Film Review: "Christopher Robin" Is An Expertly Manufactured Spoonful of Hunny
On paper this seems like yet another beloved childhood property that was resurrected to be artlessly milked. Remember last year’s Beauty and the Beast remake? Nobody would blame you if you don’t. But Christopher Robin made me forget about such insincere intentions.
In fact, I was a rubber-faced clown every time Winnie the Pooh uttered one of his simplistic yet profound phrases. If I’m keeping it real, though, he could’ve uttered any banal damn thing and I’d probably lose all sense. The artisanal design of the Hundred Acre Wood animals (resembling old, thread-bare childhood toys who happen to be sentient) and Jim Cummings’ vocal performance as Winnie the Pooh pack a hell of a one-two emotional punch. Cummings, sounding old and worn out and neither quite like a man nor quite like a woman but some ideal combination of the two, imbues Pooh with a fragile kindness that we all wish we had the courage to express.
This premise of a sad, middle-aged Christopher Robin reuniting with his boyhood silly old bear pal really does have something to it. The film begins with one last tea party in the Hundred Acre Wood as Christopher Robin is off to boarding school, leaving Pooh and the rest of the wood’s cute little critters behind. Robin promises Pooh that he’ll never forget him.
With this in his mind, Pooh waits for Christopher in the falling snow like a faithful pet. Meanwhile, forces outside the young boy’s control – a death in the family, WWII, the passage of time – shape him into an adult whose capacity for joy has shrunk and his childhood memories dimmed. When you’ve seen men die through hails of gunfire and columns of smoke, it becomes difficult to believe that an absent-minded little bear could ever set things right again.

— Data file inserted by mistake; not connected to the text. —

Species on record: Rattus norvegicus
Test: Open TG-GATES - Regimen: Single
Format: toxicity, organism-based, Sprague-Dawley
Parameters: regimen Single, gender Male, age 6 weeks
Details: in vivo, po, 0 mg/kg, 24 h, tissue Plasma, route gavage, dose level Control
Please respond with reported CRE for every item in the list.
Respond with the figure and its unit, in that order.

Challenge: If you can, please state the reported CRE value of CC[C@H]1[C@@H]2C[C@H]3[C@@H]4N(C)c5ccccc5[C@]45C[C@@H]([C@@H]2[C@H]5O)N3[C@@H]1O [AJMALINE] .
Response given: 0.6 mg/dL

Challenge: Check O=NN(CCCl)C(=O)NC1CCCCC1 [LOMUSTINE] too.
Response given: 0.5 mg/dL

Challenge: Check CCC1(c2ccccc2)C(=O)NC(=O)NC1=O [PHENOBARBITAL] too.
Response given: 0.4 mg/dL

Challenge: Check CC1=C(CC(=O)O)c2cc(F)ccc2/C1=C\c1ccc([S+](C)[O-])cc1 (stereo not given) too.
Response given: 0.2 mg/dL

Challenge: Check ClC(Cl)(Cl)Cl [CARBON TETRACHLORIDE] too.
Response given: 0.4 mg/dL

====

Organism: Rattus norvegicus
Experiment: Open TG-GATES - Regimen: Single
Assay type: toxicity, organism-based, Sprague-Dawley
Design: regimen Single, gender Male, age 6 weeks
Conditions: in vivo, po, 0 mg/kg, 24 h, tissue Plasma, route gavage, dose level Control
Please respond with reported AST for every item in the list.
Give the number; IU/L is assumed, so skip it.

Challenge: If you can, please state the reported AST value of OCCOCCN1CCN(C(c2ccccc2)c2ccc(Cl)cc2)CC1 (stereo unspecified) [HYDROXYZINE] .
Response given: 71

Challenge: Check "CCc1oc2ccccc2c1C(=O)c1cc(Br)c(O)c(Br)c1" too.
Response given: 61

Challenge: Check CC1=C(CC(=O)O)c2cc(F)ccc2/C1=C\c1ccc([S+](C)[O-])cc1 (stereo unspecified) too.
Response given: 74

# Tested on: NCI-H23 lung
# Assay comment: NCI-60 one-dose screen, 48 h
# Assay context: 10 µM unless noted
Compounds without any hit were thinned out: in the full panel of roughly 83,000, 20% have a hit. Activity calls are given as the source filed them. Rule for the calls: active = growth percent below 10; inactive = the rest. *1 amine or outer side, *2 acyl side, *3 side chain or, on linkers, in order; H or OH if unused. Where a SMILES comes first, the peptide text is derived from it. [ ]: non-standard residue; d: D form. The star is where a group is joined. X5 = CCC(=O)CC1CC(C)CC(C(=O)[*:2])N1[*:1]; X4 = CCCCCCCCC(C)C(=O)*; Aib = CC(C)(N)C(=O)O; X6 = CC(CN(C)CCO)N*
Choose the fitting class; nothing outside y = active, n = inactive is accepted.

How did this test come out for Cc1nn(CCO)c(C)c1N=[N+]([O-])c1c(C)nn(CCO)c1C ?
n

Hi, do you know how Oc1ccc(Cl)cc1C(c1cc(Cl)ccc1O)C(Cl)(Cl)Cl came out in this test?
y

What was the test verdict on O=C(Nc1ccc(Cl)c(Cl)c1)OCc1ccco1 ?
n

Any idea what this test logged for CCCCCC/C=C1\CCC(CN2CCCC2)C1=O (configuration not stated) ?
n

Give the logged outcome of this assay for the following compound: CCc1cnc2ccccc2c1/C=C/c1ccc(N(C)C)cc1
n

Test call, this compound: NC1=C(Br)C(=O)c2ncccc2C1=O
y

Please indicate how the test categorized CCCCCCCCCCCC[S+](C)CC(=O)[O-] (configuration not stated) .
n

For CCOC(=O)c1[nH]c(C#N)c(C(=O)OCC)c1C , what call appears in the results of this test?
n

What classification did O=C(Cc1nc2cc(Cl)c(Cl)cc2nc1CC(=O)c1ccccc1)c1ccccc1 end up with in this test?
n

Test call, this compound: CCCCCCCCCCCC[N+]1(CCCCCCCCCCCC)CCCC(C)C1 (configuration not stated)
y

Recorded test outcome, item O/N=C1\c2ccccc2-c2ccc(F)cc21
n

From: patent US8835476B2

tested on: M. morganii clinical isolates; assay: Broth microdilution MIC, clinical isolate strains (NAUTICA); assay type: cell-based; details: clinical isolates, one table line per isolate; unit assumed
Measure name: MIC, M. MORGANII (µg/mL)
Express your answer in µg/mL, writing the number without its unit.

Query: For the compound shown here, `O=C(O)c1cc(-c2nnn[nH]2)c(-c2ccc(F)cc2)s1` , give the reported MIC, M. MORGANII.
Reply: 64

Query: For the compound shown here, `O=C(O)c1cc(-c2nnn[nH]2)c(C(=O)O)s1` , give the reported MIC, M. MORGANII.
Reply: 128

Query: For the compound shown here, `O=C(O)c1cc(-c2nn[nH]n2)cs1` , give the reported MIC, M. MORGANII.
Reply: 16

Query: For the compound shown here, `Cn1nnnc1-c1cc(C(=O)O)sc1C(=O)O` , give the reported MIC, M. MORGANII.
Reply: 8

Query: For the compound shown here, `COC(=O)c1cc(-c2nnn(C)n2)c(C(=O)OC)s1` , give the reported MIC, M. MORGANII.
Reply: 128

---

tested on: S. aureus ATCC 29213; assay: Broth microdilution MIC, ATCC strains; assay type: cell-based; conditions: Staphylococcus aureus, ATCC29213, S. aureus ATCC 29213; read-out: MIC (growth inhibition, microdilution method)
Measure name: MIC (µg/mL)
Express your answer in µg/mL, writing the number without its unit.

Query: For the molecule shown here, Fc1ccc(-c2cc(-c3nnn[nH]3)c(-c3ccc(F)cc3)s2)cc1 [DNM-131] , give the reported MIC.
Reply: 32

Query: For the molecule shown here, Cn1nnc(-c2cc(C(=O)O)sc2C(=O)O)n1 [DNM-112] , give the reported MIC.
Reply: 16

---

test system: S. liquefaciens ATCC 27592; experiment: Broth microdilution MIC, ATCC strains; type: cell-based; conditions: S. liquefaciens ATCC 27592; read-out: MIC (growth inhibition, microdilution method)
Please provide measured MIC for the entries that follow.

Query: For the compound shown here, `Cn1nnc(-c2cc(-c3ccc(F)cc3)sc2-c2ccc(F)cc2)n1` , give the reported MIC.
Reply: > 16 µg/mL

When his wife Evelyn (Hayley Atwell) and daughter Madeline (Bronte Carmichael) urge him to join them on a weekend getaway, Christopher Robin opts to stay behind, having been tasked with figuring out a plan to cut costs at the luggage manufacturer he works at. Stressed and depressed, who should appear in Christopher’s backyard but Winnie the Pooh, asking for his help to search for their missing friends. It seems a large fog has descended upon the formerly vibrant Hundred Acre Wood and Winnie can’t locate Eeyore, Piglet, or any of the others.
Ewan McGregor gives a carefully calibrated performance as the adult Christopher Robin. He isn’t a sneering killjoy but is driven by his responsibilities and attempts, as best he can, to bridge the gap between himself and his wife and daughter. He reminded me of a passage from the novel Sputnik Sweetheart: “The Earth doesn’t creak and groan its way around the sun just so human beings can have a good time and a bit of a laugh”. This melancholia pervades Christopher Robin, from the Hundred Acre Wood, where the sun shines like it’ll be the golden hour forever, to the gloomy streets of an austere, post-WWII London.
If this is all sounds unusually heavy for a live-action Disney movie, well, it is. But only if we’re measuring on a curve. A silly, adorable, and entirely predictable third act involving a ticking clock and some last-minute eureka! moments re-centres Christopher Robin’s askew perspective. Spoilers? No, because c’mon: of course that happens. The silly old bear, with infinite kindness and unconditional love, sets things right in the end, just like he always did in those old A.A Milne stories.
However, it’s to Christopher Robin’s credit that instead of sighing at the predictability of such an ending, I just wished it was true that all it took to lift the fog and make the sun shine again was a hug and a few kind words from a sentient plush. It's sweet.